## Why probability isn’t relative frequency: redux

(Pretend, if you have, that you haven’t read my first weak attempt. I’m still working on this, but this gives you the rough idea, and I didn’t want to leave a loose end. I’m hoping the damn book is done in a week. There might be some Latex markup I forgot to remove. I should note that I am more than half writing this for other (classical) professor types who will understand where to go and what some implied arguments mean. I never spend much time on this topic in class; students are ready to believe anything I tell them anyway. )

For frequentists, probability is defined to be the frequency with which an event happens in the limit of “experiments” where that event can happen; that is, given that you run a number of “experiments” that approach infinity, then the ratio of those experiments in which the event happens to the total number of experiments is *defined* to be the probability that the event will happen. This obviously cannot tell you what the probability is for your well-defined, possibly unique, event happening now, but can only give you probabilities in the limit, after an infinite amount of time has elapsed for all those experiments to take place. Frequentists obviously never speak about propositions of unique events, because in that theory there *can be no unique events*. Because of the reliance on limiting sequences, frequentists can never know, with certainty, the value of any probability.

There is a confusion here that can be readily fixed. Some very simple math shows that if the probability of A is some number p, and it’s physically possible to give A many chances to occur, the relative frequency with which A does occur will approach the number p as the number of chances grows to infinity. This fact—that the relative frequency sometimes approaches p—is what lead people to the backward conclusion that probability *is* relative frequency.

Logical probabilists say that sometimes we can deduce probability, and both logical probabilists and frequentists agree that we can use the relative frequency (of data) to help guess something about that probability if it cannot be deduced^{1}. We have already seen that in some problems we can deduce what the probability is (the dice throwing argument above is a good example). In cases like this, we do not need to use any data, so to speak, to help us learn what the probability is. Other times, of course, we cannot deduce the probability and so use data (and other evidence) to help us. But this does not make the (limiting sequence of that) data *the* probability.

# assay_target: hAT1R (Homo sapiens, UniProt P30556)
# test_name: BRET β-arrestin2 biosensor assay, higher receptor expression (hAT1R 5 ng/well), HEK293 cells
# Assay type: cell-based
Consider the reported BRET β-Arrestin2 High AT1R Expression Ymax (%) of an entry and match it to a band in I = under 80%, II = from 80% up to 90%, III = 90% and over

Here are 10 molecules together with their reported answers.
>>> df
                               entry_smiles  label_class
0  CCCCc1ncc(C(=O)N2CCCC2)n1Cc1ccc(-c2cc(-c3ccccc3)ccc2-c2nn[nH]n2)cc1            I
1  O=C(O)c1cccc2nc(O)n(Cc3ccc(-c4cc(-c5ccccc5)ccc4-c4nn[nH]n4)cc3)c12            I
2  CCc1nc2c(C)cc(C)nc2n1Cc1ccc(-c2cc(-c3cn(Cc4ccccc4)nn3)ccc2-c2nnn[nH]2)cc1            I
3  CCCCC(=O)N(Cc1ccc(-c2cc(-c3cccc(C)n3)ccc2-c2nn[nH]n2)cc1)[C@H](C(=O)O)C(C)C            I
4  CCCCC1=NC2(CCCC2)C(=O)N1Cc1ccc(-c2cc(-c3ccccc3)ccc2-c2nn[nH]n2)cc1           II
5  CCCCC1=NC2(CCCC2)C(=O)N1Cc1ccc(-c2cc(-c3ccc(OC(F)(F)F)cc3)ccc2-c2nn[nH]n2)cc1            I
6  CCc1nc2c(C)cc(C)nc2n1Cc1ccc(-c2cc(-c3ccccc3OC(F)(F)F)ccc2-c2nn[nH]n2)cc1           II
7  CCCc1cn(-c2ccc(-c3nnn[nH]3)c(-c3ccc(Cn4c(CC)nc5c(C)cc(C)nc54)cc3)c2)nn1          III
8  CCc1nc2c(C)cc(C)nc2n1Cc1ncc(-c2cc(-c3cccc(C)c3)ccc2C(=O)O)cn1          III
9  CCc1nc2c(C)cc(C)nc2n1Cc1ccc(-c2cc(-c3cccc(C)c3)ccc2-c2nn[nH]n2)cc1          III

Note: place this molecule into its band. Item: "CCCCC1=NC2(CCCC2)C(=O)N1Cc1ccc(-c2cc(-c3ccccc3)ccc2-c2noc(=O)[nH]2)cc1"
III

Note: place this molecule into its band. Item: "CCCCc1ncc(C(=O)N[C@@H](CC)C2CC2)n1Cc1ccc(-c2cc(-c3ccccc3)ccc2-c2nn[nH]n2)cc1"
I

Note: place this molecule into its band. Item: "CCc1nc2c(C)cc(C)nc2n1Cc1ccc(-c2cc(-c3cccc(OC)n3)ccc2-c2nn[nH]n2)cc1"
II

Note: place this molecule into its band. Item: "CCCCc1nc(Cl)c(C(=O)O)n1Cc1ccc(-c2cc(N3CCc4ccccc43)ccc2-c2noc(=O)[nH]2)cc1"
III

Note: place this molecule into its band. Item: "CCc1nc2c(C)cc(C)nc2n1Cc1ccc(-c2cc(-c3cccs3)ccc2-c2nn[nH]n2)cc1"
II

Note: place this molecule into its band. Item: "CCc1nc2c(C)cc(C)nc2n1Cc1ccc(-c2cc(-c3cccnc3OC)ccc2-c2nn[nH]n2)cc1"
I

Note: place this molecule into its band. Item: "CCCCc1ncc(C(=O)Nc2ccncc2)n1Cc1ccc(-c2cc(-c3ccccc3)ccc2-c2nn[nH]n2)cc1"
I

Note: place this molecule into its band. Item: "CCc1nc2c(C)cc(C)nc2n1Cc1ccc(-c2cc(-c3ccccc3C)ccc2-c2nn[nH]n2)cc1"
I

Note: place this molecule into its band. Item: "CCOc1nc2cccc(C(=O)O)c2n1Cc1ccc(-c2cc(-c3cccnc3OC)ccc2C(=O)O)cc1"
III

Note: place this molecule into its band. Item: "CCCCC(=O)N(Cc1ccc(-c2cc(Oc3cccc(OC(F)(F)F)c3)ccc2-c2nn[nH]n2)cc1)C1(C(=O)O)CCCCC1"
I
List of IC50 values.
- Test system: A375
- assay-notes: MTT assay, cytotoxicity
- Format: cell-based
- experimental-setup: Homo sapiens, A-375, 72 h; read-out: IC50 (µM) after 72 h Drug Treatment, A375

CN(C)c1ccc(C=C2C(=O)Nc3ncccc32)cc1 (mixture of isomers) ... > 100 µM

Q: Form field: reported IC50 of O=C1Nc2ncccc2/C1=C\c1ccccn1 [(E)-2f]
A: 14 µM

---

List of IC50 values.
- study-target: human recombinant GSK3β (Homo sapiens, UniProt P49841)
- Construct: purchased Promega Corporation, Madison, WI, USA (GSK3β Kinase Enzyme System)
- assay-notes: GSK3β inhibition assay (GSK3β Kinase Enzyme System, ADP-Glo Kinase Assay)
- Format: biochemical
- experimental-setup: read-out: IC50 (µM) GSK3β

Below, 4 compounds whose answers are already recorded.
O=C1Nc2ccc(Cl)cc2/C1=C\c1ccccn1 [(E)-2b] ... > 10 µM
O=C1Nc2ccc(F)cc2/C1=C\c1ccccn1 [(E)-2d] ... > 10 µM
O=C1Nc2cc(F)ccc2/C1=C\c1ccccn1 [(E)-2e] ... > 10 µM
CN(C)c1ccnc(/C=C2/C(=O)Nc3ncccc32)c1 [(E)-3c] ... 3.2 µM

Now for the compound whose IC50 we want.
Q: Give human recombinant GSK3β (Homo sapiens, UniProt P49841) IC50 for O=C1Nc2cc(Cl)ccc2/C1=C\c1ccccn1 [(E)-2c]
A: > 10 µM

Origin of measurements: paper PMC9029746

To say that probability is relative frequency means something like this. We have, say, observed some number of die rolls which we will use to inform us about the probability of future rolls. According to the relative frequency philosophy, those die rolls we have seen are embedded in an infinite sequence of die rolls. Now, we have only seen a finite number of them so far, so this means that most of the rolls are set to occur in the future. When and under what conditions will they take place? How will those as-yet-to-happen rolls influence the actual probability? Remember: these events have not yet happened, but the totality of them *defines* the probability. This is a very odd belief to say the least.

If you still love relative frequency, it’s still worse than it seems, even for the seemingly simple example of the die toss. What *exactly* defines the toss, what explicit reference do we use so that, if we believe in relative frequency, we can define the limiting sequence?^{2}. Tossing *just this* die? *Any* die? And how shall it be tossed? What will be the temperature, dew point, wind speed, gravitational field, how much spin, how high, how far, for what surface hardness, what position of the sun and orientation of the Earth’s magnetic field, and on and on to an infinite list of exact circumstances, none of them having any particular claim to being the right reference set over any other.

You might be getting the idea that *every* event is unique, not just in die tossing, but for everything that happens— every physical thing that happens does so under very specific, unique circumstances. Thus, nothing can have a limiting relative frequency; there are no reference classes. Logical probability, on the other hand, is not a matter of physics but of information. We can make logical probability statements because we supply the exact conditioning evidence (the premises); once those are in place, the probability follows. We do not have to include every possible condition (though we can, of course, be as explicit as we wish). The goal of logical probability is to provide conditional information.